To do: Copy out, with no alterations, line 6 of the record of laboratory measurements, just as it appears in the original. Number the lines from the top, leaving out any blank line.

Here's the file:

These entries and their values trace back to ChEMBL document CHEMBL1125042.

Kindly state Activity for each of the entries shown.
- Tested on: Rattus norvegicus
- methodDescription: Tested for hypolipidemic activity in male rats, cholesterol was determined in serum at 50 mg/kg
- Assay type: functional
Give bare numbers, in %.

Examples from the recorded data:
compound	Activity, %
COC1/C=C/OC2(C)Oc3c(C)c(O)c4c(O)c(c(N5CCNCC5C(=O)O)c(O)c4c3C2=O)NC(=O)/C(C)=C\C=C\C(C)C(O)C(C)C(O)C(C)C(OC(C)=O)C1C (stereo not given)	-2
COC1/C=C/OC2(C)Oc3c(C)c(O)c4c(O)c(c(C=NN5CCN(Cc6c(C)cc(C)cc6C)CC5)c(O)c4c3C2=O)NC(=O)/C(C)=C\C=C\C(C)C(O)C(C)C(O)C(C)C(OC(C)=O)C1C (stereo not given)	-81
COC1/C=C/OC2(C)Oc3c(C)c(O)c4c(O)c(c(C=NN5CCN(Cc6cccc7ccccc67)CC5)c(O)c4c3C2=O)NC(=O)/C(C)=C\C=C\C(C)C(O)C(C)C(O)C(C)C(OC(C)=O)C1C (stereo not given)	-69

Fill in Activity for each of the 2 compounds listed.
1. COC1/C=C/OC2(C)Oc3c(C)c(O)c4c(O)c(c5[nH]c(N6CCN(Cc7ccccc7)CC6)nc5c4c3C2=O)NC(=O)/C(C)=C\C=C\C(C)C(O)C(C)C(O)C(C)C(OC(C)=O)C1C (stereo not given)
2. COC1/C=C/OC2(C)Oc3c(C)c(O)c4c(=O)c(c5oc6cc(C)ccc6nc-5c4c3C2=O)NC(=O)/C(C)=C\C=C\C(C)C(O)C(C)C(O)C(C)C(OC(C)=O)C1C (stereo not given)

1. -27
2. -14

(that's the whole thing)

Give bare numbers, in %.